Louisiana Supreme Court Justice Who Cast Deciding Vote For Diploma Privilege Has Daughter Who Will Receive Diploma Privilege
Two weeks ago, I blogged about the Louisiana Supreme Court’s decision that approved a modified diploma privilege. At the time, the Court only had six members. An ad hoc member was added. And the Court sharply divided 4-3. Now, we learn that one of the members of the majority had an obvious conflict of interest. Justice John Weimer’s daughter was a 2020 LSU graduate. Therefore, she is now eligible to receive the diploma privilege her father approved. Justice Weimer did not recuse, or disclose his conflict of interest.
From the Times-Picayune | The Advocate:
In response to written questions that The Times-Picayune | The Advocate sent to the Louisiana Supreme Court, Weimer did not explain directly whether he disclosed his daughter’s situation to his colleagues on the Supreme Court bench before the vote, and there’s no way for the public to know from court records whether he did.
The Supreme Court declined to provide details on any discussions that took place by videoconference among the seven justices that day. But in a statement, Weimer confirmed that his daughter did indeed benefit from the ruling, but said it didn’t matter.
“The July 22 Louisiana Supreme Court Announcement Regarding the 2020 Bar Examination addresses the factors which went into my decision about the bar examination,” Weimer wrote. “I would vote the same had my daughter not been a bar applicant because that was the most prudent decision during the escalating pandemic in Louisiana. I disclosed the fact my daughter is a law school graduate to anyone I spoke to regarding the exam.”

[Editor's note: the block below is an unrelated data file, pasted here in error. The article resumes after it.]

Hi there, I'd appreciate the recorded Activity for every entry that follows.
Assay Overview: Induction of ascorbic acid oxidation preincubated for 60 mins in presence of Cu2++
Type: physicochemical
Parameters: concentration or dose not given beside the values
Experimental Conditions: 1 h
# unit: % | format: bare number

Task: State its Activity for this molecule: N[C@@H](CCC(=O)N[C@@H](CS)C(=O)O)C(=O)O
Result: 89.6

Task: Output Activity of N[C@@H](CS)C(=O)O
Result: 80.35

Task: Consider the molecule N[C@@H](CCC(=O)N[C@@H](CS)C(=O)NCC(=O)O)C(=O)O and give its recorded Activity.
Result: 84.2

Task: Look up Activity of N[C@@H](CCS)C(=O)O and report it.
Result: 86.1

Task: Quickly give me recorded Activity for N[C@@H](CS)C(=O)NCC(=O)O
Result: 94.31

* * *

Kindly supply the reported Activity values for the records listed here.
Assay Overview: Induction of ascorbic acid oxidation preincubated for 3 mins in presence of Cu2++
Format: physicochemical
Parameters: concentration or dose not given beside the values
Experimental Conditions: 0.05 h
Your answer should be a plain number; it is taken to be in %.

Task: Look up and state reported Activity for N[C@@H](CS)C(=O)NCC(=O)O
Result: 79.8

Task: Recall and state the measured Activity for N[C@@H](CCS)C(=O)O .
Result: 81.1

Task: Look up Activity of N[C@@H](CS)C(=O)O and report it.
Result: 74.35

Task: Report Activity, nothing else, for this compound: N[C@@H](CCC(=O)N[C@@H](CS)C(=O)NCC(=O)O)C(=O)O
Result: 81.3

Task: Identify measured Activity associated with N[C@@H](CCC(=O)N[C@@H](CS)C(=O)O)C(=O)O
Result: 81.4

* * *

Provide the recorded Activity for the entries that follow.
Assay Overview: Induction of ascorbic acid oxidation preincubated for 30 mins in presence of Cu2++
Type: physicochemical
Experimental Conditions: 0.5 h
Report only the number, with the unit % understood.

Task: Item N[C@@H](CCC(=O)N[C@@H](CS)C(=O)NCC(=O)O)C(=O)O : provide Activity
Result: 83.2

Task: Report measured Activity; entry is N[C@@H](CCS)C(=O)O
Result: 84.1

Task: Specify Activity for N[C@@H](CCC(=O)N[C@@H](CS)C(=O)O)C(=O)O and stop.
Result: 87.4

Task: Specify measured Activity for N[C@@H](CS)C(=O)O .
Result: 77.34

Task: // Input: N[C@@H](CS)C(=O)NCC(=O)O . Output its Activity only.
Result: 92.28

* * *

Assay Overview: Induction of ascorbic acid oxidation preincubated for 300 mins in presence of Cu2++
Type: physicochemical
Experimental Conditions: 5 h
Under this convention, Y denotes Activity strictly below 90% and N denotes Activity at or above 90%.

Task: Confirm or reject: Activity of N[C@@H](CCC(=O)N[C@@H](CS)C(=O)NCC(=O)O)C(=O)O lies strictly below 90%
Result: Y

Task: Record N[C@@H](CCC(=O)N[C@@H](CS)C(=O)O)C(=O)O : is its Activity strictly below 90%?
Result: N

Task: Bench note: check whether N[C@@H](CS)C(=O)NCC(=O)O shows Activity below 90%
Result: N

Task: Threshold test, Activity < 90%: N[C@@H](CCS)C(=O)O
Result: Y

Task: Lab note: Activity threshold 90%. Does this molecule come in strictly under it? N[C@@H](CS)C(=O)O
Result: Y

His statement did not say who he spoke to about his daughter, and a Supreme Court spokesman said they had no further comment when asked to clarify the meaning of his statement.
I find this situation very troubling. First, it is unclear whether Weimer asked his colleagues what they thought about his conflict of interest. If there was any doubt, he should have at least broached the issue. Second, I think it is a safe assumption that the other members of the Court would have known that Weimer’s daughter was graduating from law school. That milestone is a big deal, three years in the making. Even if Weimer did not bring up the issue, his colleagues should have recognized the conflict–and addressed it. Third, if the members of the majority knew about the conflict–either from their knowledge about the daughter, or Weimer’s disclosure–did they sign off on Weimer sitting? Keep in mind, the Court was already short-handed. There may have been a concern about adding yet another ad hoc judge. But this is not like the Supreme Court of the United States where it is impossible to add members. The process seems easy enough. Fourth, did Weimer’s colleagues rebuke him privately for failing to disclose that fact in conference? The published dissents did not mention this fact. Fifth, did Weimer’s colleagues rebuke him for failing to disclose the conflict in the written opinion?
Weimer messed up here.
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